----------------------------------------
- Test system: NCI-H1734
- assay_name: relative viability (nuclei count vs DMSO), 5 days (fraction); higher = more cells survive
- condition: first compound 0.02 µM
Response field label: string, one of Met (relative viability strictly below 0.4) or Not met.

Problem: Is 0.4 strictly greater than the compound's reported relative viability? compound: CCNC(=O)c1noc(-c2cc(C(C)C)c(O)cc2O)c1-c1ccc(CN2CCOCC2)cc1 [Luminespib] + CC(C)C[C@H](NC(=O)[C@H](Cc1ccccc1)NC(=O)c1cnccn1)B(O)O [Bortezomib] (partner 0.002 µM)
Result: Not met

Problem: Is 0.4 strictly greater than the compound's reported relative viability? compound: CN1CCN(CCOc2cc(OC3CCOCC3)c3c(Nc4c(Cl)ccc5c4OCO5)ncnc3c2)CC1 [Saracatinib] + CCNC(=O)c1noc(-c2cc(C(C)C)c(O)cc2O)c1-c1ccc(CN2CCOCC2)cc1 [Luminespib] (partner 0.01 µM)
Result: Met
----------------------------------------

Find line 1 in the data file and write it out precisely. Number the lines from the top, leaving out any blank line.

- Test system: NCI-H1734